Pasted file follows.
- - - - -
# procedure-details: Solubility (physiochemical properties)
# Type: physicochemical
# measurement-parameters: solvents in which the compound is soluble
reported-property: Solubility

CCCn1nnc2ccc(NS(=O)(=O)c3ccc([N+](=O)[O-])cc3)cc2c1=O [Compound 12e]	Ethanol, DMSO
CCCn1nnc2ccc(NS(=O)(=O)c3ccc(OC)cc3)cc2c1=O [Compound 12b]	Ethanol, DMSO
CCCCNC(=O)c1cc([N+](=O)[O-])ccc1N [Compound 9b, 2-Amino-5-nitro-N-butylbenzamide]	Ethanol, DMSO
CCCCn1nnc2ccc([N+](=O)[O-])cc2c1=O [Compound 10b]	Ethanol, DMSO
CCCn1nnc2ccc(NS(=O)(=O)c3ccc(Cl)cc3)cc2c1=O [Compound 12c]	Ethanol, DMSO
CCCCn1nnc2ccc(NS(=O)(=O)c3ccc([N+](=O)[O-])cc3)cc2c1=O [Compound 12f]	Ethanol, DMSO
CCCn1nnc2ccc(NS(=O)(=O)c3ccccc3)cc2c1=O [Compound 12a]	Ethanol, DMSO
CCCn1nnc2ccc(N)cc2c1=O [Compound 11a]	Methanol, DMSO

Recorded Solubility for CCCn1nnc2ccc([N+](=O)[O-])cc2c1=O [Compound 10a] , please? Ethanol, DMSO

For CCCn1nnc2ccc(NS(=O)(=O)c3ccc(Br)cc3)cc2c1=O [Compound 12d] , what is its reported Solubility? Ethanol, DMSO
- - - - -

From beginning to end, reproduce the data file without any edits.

# procedure-details: Solubility (physiochemical properties)
# Type: physicochemical
# measurement-parameters: solvents in which the compound is soluble
reported-property: Solubility

CCCn1nnc2ccc(NS(=O)(=O)c3ccc([N+](=O)[O-])cc3)cc2c1=O [Compound 12e]	Ethanol, DMSO
CCCn1nnc2ccc(NS(=O)(=O)c3ccc(OC)cc3)cc2c1=O [Compound 12b]	Ethanol, DMSO
CCCCNC(=O)c1cc([N+](=O)[O-])ccc1N [Compound 9b, 2-Amino-5-nitro-N-butylbenzamide]	Ethanol, DMSO
CCCCn1nnc2ccc([N+](=O)[O-])cc2c1=O [Compound 10b]	Ethanol, DMSO
CCCn1nnc2ccc(NS(=O)(=O)c3ccc(Cl)cc3)cc2c1=O [Compound 12c]	Ethanol, DMSO
CCCCn1nnc2ccc(NS(=O)(=O)c3ccc([N+](=O)[O-])cc3)cc2c1=O [Compound 12f]	Ethanol, DMSO
CCCn1nnc2ccc(NS(=O)(=O)c3ccccc3)cc2c1=O [Compound 12a]	Ethanol, DMSO
CCCn1nnc2ccc(N)cc2c1=O [Compound 11a]	Methanol, DMSO

Recorded Solubility for CCCn1nnc2ccc([N+](=O)[O-])cc2c1=O [Compound 10a] , please? Ethanol, DMSO

For CCCn1nnc2ccc(NS(=O)(=O)c3ccc(Br)cc3)cc2c1=O [Compound 12d] , what is its reported Solubility? Ethanol, DMSO